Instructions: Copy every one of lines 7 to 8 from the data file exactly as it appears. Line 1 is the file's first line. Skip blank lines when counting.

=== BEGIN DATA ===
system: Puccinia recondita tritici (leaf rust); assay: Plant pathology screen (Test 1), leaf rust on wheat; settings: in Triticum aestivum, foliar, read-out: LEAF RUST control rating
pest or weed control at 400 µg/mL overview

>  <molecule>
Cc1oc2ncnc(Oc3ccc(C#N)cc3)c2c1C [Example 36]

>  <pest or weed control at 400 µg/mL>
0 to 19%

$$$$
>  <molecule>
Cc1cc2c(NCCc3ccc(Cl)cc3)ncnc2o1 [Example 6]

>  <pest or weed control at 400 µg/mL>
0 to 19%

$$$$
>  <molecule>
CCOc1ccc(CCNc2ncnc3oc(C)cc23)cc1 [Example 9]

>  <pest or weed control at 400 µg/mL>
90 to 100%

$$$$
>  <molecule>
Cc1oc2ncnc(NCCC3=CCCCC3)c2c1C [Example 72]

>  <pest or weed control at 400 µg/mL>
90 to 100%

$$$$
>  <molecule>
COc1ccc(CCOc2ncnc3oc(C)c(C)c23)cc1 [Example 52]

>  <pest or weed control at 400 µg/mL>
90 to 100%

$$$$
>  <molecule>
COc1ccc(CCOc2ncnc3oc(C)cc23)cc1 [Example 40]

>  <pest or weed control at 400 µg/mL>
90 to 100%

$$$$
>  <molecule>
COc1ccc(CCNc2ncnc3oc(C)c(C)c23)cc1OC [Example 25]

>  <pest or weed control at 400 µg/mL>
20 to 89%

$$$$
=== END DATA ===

$$$$
>  <molecule>